“And before the tears appear on our faces, the emotion has already reddened the eyes of God the Father. He weeps first, let me say. Grief remains a mystery, but in this mystery, we can discover in a new way the paternity of God who visits us in trial, and come to say, with the author of Lamentations: ‘The Lord is good to those who hope in him, to those who seek him.’”
The Pope encouraged Christians to ask God for the grace to look at adversity with new eyes.
“Knowing how to wait in silence — without chattering, in silence — for the salvation of the Lord is an art. Let us cultivate it. It is precious in the time in which we are living: Now more than ever there is no need to shout, to stir up clamor, to become bitter; what is needed is for each of us to bear witness with our lives to our faith, which is a docile and hopeful expectation.”
“The Christian does not diminish the seriousness of suffering, no, but raises his eyes to the Lord and under the blows of trial he trusts in him and prays: prays for those who suffer. He keeps his eyes on heaven, but his hands are always extended to earth, to serve his neighbor concretely, even in the moment of sadness, of darkness, service.”
Among the deceased cardinals and bishops, listed in a booklet accompanying the Mass, were the Brazilians Cardinal José Freire Falcão and Cardinal Eusébio Oscar Scheid, as well as Venezuelan Cardinal Jorge Urosa Savino, who died after testing positive for COVID-19.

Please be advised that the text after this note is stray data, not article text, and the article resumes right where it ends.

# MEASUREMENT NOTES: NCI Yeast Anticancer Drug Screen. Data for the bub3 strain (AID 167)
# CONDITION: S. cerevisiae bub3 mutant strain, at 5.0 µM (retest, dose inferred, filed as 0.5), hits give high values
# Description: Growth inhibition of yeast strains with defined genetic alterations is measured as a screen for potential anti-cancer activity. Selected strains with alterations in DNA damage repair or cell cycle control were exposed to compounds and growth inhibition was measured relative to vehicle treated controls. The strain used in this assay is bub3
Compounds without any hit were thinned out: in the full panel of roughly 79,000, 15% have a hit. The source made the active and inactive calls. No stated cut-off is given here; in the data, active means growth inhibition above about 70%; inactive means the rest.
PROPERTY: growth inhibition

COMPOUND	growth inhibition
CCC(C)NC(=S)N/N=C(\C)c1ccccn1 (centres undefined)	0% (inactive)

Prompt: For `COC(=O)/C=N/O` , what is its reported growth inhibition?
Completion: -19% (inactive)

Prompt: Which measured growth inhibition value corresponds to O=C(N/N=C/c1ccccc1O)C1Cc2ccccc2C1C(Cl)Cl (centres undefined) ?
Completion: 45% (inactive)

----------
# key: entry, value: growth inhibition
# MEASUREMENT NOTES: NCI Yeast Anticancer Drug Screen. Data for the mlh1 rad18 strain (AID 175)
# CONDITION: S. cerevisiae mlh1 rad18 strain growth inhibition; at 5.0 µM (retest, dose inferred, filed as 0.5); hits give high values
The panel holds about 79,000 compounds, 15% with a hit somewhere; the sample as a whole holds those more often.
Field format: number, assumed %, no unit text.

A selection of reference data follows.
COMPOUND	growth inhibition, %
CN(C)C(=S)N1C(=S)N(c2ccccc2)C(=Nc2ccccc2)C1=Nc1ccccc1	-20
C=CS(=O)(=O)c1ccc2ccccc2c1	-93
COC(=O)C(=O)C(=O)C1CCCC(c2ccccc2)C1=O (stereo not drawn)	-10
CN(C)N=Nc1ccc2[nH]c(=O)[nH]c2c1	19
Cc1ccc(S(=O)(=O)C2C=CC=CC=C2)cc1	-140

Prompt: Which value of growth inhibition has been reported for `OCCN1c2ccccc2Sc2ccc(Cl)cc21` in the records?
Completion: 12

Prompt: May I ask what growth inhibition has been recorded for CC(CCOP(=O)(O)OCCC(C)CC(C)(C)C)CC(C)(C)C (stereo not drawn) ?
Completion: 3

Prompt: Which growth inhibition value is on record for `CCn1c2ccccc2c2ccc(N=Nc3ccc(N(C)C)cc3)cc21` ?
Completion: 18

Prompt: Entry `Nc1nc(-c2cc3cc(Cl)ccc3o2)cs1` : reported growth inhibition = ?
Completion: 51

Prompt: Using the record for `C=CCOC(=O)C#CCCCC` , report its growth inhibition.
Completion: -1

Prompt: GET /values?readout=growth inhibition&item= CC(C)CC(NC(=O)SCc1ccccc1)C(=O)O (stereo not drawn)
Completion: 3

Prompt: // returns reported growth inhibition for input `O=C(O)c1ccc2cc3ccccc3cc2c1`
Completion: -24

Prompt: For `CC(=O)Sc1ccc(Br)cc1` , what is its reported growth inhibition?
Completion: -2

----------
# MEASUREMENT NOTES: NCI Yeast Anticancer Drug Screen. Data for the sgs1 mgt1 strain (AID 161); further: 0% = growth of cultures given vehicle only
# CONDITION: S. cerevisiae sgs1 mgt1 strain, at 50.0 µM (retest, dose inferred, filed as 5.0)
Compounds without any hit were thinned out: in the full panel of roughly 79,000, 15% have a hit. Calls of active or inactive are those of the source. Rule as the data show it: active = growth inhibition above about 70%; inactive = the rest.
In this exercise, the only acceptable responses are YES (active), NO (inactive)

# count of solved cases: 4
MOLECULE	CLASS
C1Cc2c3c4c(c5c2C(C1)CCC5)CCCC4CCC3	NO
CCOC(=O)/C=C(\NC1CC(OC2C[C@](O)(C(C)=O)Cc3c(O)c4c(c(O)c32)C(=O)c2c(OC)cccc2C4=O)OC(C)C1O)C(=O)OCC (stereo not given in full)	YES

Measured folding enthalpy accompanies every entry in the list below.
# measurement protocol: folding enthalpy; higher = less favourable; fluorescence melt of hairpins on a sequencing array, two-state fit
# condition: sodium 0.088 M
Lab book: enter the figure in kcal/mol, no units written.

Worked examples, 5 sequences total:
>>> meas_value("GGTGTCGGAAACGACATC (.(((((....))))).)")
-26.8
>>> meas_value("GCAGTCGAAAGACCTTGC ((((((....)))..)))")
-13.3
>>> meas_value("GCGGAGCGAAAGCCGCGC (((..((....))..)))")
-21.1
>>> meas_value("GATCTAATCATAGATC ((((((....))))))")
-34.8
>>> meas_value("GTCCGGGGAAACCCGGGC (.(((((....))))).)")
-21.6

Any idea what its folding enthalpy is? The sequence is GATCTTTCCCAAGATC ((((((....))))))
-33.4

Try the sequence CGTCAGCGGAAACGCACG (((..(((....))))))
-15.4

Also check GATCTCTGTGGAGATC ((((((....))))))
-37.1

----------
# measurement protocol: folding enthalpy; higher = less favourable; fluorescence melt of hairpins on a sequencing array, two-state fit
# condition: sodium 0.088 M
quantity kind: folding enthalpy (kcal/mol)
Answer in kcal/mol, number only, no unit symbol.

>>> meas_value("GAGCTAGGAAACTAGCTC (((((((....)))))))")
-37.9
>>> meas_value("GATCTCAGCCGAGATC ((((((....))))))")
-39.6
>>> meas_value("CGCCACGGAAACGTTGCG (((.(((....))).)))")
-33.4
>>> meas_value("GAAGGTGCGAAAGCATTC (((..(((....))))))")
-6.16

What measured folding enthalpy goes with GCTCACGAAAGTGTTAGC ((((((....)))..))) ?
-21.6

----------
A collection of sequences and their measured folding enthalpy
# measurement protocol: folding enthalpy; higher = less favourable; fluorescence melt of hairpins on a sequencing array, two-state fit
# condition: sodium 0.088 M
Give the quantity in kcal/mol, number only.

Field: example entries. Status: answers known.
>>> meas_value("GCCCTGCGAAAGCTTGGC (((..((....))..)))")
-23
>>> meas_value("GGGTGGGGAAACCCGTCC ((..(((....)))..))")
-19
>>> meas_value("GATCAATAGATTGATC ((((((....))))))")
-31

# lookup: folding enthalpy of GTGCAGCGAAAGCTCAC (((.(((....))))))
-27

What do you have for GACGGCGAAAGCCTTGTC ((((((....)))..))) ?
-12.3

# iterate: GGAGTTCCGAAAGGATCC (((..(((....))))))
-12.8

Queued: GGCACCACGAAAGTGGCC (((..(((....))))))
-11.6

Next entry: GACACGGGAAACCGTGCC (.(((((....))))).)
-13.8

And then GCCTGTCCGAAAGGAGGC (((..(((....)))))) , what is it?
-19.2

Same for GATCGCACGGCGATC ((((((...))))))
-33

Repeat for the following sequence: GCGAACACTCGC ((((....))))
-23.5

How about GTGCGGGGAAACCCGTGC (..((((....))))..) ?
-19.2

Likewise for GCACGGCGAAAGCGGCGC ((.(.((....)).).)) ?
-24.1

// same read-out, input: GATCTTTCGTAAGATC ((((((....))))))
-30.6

Also listed were the Australian Cardinal Edward Idris Cassidy, president of the Pontifical Council for the Promotion of Christian Unity from 1989 to 2001, and the Chilean Cardinal Jorge Arturo Medina Estévez, who announced Benedict XVI’s election in 2005.
Also among the deceased was the Polish Cardinal Henryk Gulbinowicz, who died 10 days after the Vatican imposed sanctions following an investigation into sexual-abuse allegations.
Bishops who died in the past year included Bishop Gerald Nicholas Dino, bishop emeritus of the Holy Protection of Mary Byzantine Catholic Eparchy of Phoenix; Archbishop Philip Tartaglia of Glasgow; Archbishop Philip Wilson, the archbishop emeritus of Adelaide, South Australia; Bishop Joseph Latino, bishop emeritus of Jackson, Mississippi; Bishop Guy Sansaricq, an auxiliary bishop emeritus of Brooklyn, New York, and the first Haitian-born bishop in the United States; Bishop John McCormack, bishop emeritus of Manchester, New Hampshire; Bishop Anthony Pilla, bishop emeritus of Cleveland; Bishop Raymundo Peña, bishop emeritus of Brownsville, Texas; and Bishop Manuel Batakian, eparch emeritus of the Armenian Catholic Eparchy of Our Lady of Nareg in the United States and Canada.
Concluding his homily, the Pope said: “In this spirit, let us pray for the cardinals and bishops who have left us during the past year. Some of them have died as a result of COVID-19, in difficult situations that compounded their suffering.”
“May these brothers of ours now savor the joy of the Gospel invitation, the one the Lord addresses to his faithful servants: ‘Come, you blessed of my Father, inherit the kingdom prepared for you since the creation of the world’ (Matthew 25:34).”